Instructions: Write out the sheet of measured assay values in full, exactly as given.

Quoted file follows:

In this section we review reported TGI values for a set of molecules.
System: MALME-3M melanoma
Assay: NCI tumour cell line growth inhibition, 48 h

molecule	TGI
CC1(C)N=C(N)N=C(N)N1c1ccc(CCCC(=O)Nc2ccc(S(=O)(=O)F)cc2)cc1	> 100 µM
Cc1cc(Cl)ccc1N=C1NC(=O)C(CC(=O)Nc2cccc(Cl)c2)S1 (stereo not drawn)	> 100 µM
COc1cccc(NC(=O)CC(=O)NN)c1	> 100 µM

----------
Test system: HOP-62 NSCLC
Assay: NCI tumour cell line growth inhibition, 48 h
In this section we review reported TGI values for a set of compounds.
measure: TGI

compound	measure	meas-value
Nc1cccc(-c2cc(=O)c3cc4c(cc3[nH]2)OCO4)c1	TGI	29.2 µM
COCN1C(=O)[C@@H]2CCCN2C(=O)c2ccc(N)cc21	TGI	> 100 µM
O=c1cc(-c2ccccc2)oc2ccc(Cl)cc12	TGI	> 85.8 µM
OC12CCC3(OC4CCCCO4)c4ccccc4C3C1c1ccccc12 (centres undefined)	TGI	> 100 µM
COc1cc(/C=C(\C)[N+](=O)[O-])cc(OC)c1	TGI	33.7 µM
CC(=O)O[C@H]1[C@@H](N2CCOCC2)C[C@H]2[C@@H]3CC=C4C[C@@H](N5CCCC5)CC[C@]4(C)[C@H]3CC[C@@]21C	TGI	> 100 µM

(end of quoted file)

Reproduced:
In this section we review reported TGI values for a set of molecules.
System: MALME-3M melanoma
Assay: NCI tumour cell line growth inhibition, 48 h

molecule	TGI
CC1(C)N=C(N)N=C(N)N1c1ccc(CCCC(=O)Nc2ccc(S(=O)(=O)F)cc2)cc1	> 100 µM
Cc1cc(Cl)ccc1N=C1NC(=O)C(CC(=O)Nc2cccc(Cl)c2)S1 (stereo not drawn)	> 100 µM
COc1cccc(NC(=O)CC(=O)NN)c1	> 100 µM

----------
Test system: HOP-62 NSCLC
Assay: NCI tumour cell line growth inhibition, 48 h
In this section we review reported TGI values for a set of compounds.
measure: TGI

compound	measure	meas-value
Nc1cccc(-c2cc(=O)c3cc4c(cc3[nH]2)OCO4)c1	TGI	29.2 µM
COCN1C(=O)[C@@H]2CCCN2C(=O)c2ccc(N)cc21	TGI	> 100 µM
O=c1cc(-c2ccccc2)oc2ccc(Cl)cc12	TGI	> 85.8 µM
OC12CCC3(OC4CCCCO4)c4ccccc4C3C1c1ccccc12 (centres undefined)	TGI	> 100 µM
COc1cc(/C=C(\C)[N+](=O)[O-])cc(OC)c1	TGI	33.7 µM
CC(=O)O[C@H]1[C@@H](N2CCOCC2)C[C@H]2[C@@H]3CC=C4C[C@@H](N5CCCC5)CC[C@]4(C)[C@H]3CC[C@@]21C	TGI	> 100 µM